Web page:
J. Robert Elliott, 96; Judge in My Lai Case
Thursday, June 29, 2006
Retired U.S. District Judge J. Robert Elliott, 96, who overturned the conviction of Army Lt. William Calley in the 1968 My Lai massacre but was later overruled by an appeals court, died June 27 at his home in Columbus, Ga.
Judge Elliott was the nation's oldest federal district judge when he ended his 38-year career in 2000.
Calley was convicted in a 1971 court-martial of killing 22 civilians as part of the massacre of hundreds of men, women and children in the Vietnamese village of My Lai. He was the only man convicted in the case, which became a focal point of Vietnam protests.
Calley initially had been sentenced to life in prison. After a public outcry that he was being made a scapegoat, President Richard M. Nixon reduced the sentence. Calley served three years of house arrest before his conviction was overturned by Judge Elliott.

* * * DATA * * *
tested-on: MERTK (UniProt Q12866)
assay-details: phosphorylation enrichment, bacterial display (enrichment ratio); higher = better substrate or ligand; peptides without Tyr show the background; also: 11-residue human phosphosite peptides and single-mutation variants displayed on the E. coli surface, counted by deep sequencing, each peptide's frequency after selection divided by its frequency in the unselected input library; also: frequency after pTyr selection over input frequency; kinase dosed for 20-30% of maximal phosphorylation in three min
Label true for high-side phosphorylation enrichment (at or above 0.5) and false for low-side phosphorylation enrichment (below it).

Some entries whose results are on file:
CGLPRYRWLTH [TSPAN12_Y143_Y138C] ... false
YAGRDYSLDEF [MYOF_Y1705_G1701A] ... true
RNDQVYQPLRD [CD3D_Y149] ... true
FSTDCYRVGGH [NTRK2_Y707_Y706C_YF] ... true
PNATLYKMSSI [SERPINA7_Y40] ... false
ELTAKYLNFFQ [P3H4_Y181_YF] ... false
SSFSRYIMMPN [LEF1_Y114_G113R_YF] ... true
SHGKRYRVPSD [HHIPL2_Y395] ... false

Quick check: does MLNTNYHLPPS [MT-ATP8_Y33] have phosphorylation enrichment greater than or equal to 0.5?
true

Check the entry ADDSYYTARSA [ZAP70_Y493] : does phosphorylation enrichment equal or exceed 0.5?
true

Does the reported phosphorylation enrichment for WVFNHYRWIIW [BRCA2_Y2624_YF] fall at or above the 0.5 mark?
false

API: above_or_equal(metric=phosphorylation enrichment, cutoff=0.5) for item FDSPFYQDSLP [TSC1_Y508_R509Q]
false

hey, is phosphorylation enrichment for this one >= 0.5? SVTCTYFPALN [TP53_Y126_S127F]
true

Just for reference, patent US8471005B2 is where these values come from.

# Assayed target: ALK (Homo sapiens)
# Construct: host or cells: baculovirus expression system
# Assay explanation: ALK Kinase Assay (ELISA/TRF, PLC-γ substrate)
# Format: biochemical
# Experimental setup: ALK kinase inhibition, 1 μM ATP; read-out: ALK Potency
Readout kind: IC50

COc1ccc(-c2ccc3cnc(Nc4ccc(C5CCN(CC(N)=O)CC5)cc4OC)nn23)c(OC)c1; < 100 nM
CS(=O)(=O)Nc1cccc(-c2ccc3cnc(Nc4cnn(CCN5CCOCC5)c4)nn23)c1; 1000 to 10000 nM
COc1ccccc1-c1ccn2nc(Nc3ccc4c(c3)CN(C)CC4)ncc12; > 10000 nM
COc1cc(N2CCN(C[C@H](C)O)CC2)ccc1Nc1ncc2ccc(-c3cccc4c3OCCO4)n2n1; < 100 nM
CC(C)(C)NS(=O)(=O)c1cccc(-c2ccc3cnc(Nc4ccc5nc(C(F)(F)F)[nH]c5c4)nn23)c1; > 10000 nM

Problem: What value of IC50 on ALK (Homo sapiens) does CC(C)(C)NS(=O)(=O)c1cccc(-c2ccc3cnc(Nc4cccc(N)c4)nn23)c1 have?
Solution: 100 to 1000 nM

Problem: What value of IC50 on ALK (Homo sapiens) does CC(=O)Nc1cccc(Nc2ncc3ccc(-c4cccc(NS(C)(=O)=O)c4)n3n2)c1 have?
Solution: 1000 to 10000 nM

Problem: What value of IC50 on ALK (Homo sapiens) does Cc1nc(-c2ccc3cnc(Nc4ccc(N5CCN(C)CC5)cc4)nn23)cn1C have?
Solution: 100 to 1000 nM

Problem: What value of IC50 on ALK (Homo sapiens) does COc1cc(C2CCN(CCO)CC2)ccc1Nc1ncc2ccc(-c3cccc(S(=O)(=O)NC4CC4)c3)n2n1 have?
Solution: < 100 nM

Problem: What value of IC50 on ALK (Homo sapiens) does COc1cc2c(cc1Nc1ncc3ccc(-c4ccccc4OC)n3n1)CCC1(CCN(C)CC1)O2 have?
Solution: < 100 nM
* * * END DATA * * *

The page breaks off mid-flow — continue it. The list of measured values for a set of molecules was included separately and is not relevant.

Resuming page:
In overturning the conviction in 1974, Judge Elliott said the case was prejudiced by pretrial publicity, Calley was denied access to evidence and Nixon had "publicly aligned himself with the prosecution."
The conviction was later reinstated by the U.S. Court of Appeals for the 5th Circuit, and the U.S. Supreme Court declined to hear Calley's appeal, but Calley was not returned to confinement.
Judge Elliott's tenure on the bench also put him in the conflict over civil rights. In 1962, Judge Elliott issued an order halting civil rights demonstrations by the Rev. Martin Luther King Jr. and others in Albany, Ga.
He later said that he made the decision -- subsequently overturned on appeal -- because of a threat of violence against King and his supporters. But in the book "Parting the Waters: America in the King Years 1954-63," author Taylor Branch said Judge Elliott was a "strident segregationist."
Judge Elliott was involved in another controversy in the 1990s when he handled a lawsuit against DuPont over its fungicide Benlate, which growers said damaged their crops. In 1996, the federal appeals court said Judge Elliott overstepped his authority when he fined DuPont $115 million for withholding evidence.
Judge Elliott, a native of Gainesville, Ga., a graduate of Emory University and a Navy veteran of World War II, was appointed to the bench by President John F. Kennedy.